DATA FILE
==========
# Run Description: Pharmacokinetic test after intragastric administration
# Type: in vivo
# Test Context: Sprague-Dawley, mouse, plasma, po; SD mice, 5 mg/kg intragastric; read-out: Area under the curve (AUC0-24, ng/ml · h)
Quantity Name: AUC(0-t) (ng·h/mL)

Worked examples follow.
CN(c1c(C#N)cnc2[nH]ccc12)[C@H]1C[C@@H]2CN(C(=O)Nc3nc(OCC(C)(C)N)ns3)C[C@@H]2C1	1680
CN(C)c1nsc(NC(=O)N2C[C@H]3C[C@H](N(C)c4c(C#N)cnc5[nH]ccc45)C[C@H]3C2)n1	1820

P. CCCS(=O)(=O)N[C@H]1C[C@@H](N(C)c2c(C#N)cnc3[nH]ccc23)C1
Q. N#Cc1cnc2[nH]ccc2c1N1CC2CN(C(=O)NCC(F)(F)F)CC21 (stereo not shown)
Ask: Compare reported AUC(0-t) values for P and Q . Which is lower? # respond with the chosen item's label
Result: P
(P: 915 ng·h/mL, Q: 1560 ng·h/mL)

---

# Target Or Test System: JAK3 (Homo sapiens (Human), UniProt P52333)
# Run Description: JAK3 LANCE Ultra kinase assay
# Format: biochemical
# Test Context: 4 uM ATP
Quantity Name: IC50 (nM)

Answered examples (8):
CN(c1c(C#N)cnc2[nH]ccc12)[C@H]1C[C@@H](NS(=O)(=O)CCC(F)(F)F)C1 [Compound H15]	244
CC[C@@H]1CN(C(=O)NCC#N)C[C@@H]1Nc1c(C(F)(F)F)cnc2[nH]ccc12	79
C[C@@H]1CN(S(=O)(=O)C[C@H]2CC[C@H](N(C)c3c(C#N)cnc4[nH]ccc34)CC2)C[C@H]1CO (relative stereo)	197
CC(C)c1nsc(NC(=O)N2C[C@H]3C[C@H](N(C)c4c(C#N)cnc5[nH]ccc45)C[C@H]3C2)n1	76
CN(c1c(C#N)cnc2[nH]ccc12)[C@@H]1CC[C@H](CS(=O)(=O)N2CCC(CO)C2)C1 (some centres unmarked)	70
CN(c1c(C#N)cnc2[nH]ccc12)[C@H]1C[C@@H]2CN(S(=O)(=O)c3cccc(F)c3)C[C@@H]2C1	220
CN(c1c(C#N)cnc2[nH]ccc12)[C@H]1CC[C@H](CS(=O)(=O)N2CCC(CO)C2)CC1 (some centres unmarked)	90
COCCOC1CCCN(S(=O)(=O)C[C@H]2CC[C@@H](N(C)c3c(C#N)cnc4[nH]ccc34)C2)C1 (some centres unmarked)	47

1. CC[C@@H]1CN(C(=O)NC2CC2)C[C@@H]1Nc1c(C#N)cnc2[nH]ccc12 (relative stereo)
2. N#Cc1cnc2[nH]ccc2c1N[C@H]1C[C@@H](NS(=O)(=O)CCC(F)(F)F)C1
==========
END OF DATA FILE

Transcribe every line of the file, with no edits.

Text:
# Run Description: Pharmacokinetic test after intragastric administration
# Type: in vivo
# Test Context: Sprague-Dawley, mouse, plasma, po; SD mice, 5 mg/kg intragastric; read-out: Area under the curve (AUC0-24, ng/ml · h)
Quantity Name: AUC(0-t) (ng·h/mL)

Worked examples follow.
CN(c1c(C#N)cnc2[nH]ccc12)[C@H]1C[C@@H]2CN(C(=O)Nc3nc(OCC(C)(C)N)ns3)C[C@@H]2C1	1680
CN(C)c1nsc(NC(=O)N2C[C@H]3C[C@H](N(C)c4c(C#N)cnc5[nH]ccc45)C[C@H]3C2)n1	1820

P. CCCS(=O)(=O)N[C@H]1C[C@@H](N(C)c2c(C#N)cnc3[nH]ccc23)C1
Q. N#Cc1cnc2[nH]ccc2c1N1CC2CN(C(=O)NCC(F)(F)F)CC21 (stereo not shown)
Ask: Compare reported AUC(0-t) values for P and Q . Which is lower? # respond with the chosen item's label
Result: P
(P: 915 ng·h/mL, Q: 1560 ng·h/mL)

---

# Target Or Test System: JAK3 (Homo sapiens (Human), UniProt P52333)
# Run Description: JAK3 LANCE Ultra kinase assay
# Format: biochemical
# Test Context: 4 uM ATP
Quantity Name: IC50 (nM)

Answered examples (8):
CN(c1c(C#N)cnc2[nH]ccc12)[C@H]1C[C@@H](NS(=O)(=O)CCC(F)(F)F)C1 [Compound H15]	244
CC[C@@H]1CN(C(=O)NCC#N)C[C@@H]1Nc1c(C(F)(F)F)cnc2[nH]ccc12	79
C[C@@H]1CN(S(=O)(=O)C[C@H]2CC[C@H](N(C)c3c(C#N)cnc4[nH]ccc34)CC2)C[C@H]1CO (relative stereo)	197
CC(C)c1nsc(NC(=O)N2C[C@H]3C[C@H](N(C)c4c(C#N)cnc5[nH]ccc45)C[C@H]3C2)n1	76
CN(c1c(C#N)cnc2[nH]ccc12)[C@@H]1CC[C@H](CS(=O)(=O)N2CCC(CO)C2)C1 (some centres unmarked)	70
CN(c1c(C#N)cnc2[nH]ccc12)[C@H]1C[C@@H]2CN(S(=O)(=O)c3cccc(F)c3)C[C@@H]2C1	220
CN(c1c(C#N)cnc2[nH]ccc12)[C@H]1CC[C@H](CS(=O)(=O)N2CCC(CO)C2)CC1 (some centres unmarked)	90
COCCOC1CCCN(S(=O)(=O)C[C@H]2CC[C@@H](N(C)c3c(C#N)cnc4[nH]ccc34)C2)C1 (some centres unmarked)	47

1. CC[C@@H]1CN(C(=O)NC2CC2)C[C@@H]1Nc1c(C#N)cnc2[nH]ccc12 (relative stereo)
2. N#Cc1cnc2[nH]ccc2c1N[C@H]1C[C@@H](NS(=O)(=O)CCC(F)(F)F)C1